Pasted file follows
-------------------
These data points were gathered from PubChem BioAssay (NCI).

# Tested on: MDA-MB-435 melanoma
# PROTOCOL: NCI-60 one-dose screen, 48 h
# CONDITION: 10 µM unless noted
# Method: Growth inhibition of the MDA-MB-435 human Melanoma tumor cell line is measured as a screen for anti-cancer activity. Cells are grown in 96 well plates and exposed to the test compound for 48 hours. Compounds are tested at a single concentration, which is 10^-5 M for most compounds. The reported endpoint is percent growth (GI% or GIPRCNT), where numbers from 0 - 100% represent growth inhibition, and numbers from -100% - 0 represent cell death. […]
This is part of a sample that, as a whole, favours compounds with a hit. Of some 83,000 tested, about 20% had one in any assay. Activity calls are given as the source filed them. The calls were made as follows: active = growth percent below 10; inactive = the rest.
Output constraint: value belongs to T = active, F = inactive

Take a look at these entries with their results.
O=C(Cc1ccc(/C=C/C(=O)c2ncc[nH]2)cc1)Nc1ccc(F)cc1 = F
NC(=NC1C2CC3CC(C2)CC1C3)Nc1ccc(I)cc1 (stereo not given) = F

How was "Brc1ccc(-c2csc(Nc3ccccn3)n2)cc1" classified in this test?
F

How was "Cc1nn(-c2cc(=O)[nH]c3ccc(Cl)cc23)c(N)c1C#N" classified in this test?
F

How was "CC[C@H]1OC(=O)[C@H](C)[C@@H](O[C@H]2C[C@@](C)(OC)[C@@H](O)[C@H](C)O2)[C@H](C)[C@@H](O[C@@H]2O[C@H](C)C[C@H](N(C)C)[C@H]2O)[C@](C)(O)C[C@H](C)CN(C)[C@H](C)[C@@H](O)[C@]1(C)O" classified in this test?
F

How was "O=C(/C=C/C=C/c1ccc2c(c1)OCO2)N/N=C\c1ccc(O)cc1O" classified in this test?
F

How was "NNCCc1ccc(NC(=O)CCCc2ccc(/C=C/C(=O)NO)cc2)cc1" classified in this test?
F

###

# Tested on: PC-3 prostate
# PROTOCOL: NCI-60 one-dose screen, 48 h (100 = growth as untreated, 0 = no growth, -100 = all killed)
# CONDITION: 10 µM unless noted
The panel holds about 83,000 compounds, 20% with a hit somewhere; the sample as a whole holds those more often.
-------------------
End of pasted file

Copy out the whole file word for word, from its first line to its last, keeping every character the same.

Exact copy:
These data points were gathered from PubChem BioAssay (NCI).

# Tested on: MDA-MB-435 melanoma
# PROTOCOL: NCI-60 one-dose screen, 48 h
# CONDITION: 10 µM unless noted
# Method: Growth inhibition of the MDA-MB-435 human Melanoma tumor cell line is measured as a screen for anti-cancer activity. Cells are grown in 96 well plates and exposed to the test compound for 48 hours. Compounds are tested at a single concentration, which is 10^-5 M for most compounds. The reported endpoint is percent growth (GI% or GIPRCNT), where numbers from 0 - 100% represent growth inhibition, and numbers from -100% - 0 represent cell death. […]
This is part of a sample that, as a whole, favours compounds with a hit. Of some 83,000 tested, about 20% had one in any assay. Activity calls are given as the source filed them. The calls were made as follows: active = growth percent below 10; inactive = the rest.
Output constraint: value belongs to T = active, F = inactive

Take a look at these entries with their results.
O=C(Cc1ccc(/C=C/C(=O)c2ncc[nH]2)cc1)Nc1ccc(F)cc1 = F
NC(=NC1C2CC3CC(C2)CC1C3)Nc1ccc(I)cc1 (stereo not given) = F

How was "Brc1ccc(-c2csc(Nc3ccccn3)n2)cc1" classified in this test?
F

How was "Cc1nn(-c2cc(=O)[nH]c3ccc(Cl)cc23)c(N)c1C#N" classified in this test?
F

How was "CC[C@H]1OC(=O)[C@H](C)[C@@H](O[C@H]2C[C@@](C)(OC)[C@@H](O)[C@H](C)O2)[C@H](C)[C@@H](O[C@@H]2O[C@H](C)C[C@H](N(C)C)[C@H]2O)[C@](C)(O)C[C@H](C)CN(C)[C@H](C)[C@@H](O)[C@]1(C)O" classified in this test?
F

How was "O=C(/C=C/C=C/c1ccc2c(c1)OCO2)N/N=C\c1ccc(O)cc1O" classified in this test?
F

How was "NNCCc1ccc(NC(=O)CCCc2ccc(/C=C/C(=O)NO)cc2)cc1" classified in this test?
F

###

# Tested on: PC-3 prostate
# PROTOCOL: NCI-60 one-dose screen, 48 h (100 = growth as untreated, 0 = no growth, -100 = all killed)
# CONDITION: 10 µM unless noted
The panel holds about 83,000 compounds, 20% with a hit somewhere; the sample as a whole holds those more often.